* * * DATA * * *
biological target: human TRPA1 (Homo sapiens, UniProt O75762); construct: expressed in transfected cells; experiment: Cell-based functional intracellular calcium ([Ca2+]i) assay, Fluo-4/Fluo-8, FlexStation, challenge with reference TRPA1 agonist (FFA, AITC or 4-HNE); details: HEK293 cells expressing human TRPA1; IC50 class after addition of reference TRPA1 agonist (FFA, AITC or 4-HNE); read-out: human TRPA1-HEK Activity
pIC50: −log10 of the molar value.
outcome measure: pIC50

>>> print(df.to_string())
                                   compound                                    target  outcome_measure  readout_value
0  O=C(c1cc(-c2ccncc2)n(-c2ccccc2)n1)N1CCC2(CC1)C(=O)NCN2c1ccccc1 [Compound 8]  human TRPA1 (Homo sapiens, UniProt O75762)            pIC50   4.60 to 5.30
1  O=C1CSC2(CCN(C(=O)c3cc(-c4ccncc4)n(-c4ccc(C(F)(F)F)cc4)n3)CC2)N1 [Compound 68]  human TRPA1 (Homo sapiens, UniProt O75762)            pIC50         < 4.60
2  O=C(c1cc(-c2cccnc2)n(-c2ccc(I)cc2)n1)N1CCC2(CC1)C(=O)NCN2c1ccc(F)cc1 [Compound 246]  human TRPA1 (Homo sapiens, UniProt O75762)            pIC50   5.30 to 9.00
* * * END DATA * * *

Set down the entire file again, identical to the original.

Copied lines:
biological target: human TRPA1 (Homo sapiens, UniProt O75762); construct: expressed in transfected cells; experiment: Cell-based functional intracellular calcium ([Ca2+]i) assay, Fluo-4/Fluo-8, FlexStation, challenge with reference TRPA1 agonist (FFA, AITC or 4-HNE); details: HEK293 cells expressing human TRPA1; IC50 class after addition of reference TRPA1 agonist (FFA, AITC or 4-HNE); read-out: human TRPA1-HEK Activity
pIC50: −log10 of the molar value.
outcome measure: pIC50

>>> print(df.to_string())
                                   compound                                    target  outcome_measure  readout_value
0  O=C(c1cc(-c2ccncc2)n(-c2ccccc2)n1)N1CCC2(CC1)C(=O)NCN2c1ccccc1 [Compound 8]  human TRPA1 (Homo sapiens, UniProt O75762)            pIC50   4.60 to 5.30
1  O=C1CSC2(CCN(C(=O)c3cc(-c4ccncc4)n(-c4ccc(C(F)(F)F)cc4)n3)CC2)N1 [Compound 68]  human TRPA1 (Homo sapiens, UniProt O75762)            pIC50         < 4.60
2  O=C(c1cc(-c2cccnc2)n(-c2ccc(I)cc2)n1)N1CCC2(CC1)C(=O)NCN2c1ccc(F)cc1 [Compound 246]  human TRPA1 (Homo sapiens, UniProt O75762)            pIC50   5.30 to 9.00